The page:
This year on Mother's Day, I was in St. George (it was the weekend of the triathlon). I sat in the kitchen with my father, and we shared our thoughts about the Mother's Day of 1996-the first that followed my own mother's passing. During the sacrament meeting, all of the graduating young women were invited to the stand along with their mothers. As I went up to be recognized, Sister Carlson, my dear young women president, did not hesitate to leave her seat to accompany me and stand in the place of my mother. To be honest, at the time, I really didn't think much about what had taken place. But since my father and I spoke of the event, I've thought about it quite a bit.
Having served as a young women president myself, I now have a better understanding of why Sister Carlson's act was not only sensitive and appropriate, but it was completely justified. I felt such a connection to the young women whom I served, that many times I would have considered them to be my own daughters; I referred to them as "my girls" and I thought about their best interests the same way I did my sons. I feel certain that Sister Carlson felt the same way about me.
And so I've been thinking about how other women have stepped into the immense void that was created when my mother died, lovingly doing their part to make it feel less empty.
There's my sister, Cheryl, who taught me how to bake a turkey, prepare several different kinds of pies, and make Mother's famous homemade rolls. She helped me plan my wedding and did all the work to pull off two receptions. She served as my escort when I went to the temple for the first time, and whispered the same advice our mother had shared with her during her first visit to that holy place.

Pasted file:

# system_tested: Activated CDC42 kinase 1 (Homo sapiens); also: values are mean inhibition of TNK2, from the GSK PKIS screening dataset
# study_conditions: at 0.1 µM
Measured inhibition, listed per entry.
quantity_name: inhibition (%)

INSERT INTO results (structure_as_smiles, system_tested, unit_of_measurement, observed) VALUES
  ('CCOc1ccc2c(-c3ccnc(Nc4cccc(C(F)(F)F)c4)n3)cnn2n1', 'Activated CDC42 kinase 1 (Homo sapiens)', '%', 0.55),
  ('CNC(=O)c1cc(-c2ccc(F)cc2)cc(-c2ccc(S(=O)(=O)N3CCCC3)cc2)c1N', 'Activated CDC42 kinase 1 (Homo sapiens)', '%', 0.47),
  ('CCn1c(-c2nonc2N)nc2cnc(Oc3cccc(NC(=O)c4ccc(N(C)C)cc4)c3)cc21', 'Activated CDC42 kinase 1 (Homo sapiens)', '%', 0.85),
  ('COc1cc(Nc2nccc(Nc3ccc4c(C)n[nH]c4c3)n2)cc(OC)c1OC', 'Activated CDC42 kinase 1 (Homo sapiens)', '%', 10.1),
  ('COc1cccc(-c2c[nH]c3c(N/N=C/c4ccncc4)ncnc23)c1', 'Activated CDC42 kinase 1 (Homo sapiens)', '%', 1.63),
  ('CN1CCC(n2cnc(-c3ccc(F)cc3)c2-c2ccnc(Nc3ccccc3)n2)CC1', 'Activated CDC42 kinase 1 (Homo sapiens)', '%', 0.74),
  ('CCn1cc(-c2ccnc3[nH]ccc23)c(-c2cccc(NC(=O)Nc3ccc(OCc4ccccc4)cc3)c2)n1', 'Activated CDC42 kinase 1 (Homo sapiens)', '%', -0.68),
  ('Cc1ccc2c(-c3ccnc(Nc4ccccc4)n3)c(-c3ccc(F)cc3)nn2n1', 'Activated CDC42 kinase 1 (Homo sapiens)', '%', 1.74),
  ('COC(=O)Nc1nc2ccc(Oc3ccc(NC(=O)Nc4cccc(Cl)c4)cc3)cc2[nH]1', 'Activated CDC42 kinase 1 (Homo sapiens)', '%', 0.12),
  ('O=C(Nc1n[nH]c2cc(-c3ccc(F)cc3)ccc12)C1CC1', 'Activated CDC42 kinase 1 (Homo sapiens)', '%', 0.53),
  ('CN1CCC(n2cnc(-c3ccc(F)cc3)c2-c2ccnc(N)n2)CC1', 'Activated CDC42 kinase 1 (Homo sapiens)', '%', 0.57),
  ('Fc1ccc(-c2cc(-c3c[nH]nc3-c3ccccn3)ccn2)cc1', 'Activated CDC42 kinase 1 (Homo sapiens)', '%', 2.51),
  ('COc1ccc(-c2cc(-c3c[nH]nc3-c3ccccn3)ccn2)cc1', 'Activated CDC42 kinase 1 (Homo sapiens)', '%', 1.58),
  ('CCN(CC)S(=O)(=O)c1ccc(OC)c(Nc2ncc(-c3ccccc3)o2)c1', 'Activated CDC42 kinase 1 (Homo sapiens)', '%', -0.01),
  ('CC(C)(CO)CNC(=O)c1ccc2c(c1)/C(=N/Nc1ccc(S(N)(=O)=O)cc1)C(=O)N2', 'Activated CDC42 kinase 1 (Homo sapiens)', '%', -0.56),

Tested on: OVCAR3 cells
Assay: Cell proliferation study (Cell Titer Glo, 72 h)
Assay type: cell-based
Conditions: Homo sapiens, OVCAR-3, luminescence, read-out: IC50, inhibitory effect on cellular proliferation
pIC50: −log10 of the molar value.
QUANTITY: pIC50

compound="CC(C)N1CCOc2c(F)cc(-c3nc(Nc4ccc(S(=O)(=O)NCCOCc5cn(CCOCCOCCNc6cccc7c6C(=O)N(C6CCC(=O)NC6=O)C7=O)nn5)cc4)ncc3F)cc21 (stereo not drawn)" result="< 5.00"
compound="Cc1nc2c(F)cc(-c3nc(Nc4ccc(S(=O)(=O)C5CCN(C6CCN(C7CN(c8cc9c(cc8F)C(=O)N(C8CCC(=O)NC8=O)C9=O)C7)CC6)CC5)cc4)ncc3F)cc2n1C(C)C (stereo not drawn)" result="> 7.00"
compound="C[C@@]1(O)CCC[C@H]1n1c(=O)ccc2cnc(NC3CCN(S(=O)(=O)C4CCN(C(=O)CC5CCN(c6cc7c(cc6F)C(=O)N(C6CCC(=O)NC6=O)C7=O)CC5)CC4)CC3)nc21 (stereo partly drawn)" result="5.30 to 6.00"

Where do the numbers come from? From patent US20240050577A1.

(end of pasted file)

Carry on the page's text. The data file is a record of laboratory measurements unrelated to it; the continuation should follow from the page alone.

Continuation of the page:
My stepmothers have given encouragement, advice, and love, and have been sensitive to my needs to hold on to the memory of my mother, all the while filling the role as grandmother to my children.
I am blessed to have a mother-in-law who will hold me close just like Mom used to do, and tell me how much she loves and appreciates me.
There are also women all around me who, in small and simple ways, have profoundly effected me. Jan Ladig, a woman I worked for at Franklin Elementary school, instilled in me all the confidence in the world to take on any creative project, and she helped me to feel qualified to do so.
I could go on and on. Great parenting books have been recommended, sewing tips have been shared, I've been alerted to sales with unbeatable bargains, I've been assured that what I thought was the chicken pox was not, gardening questions have been answered, decorating tips offered, and workout routines have been encouraged by women who have been kind enough to take an interest in me.
It's really quite remarkable, when you think of it! Just as it came naturally for Sister Carlson to stand by my side that day, it has been natural for many women to nurture and to love, to teach and to support . You know, I think that is what women do best.... we mother!
This post authored by Amber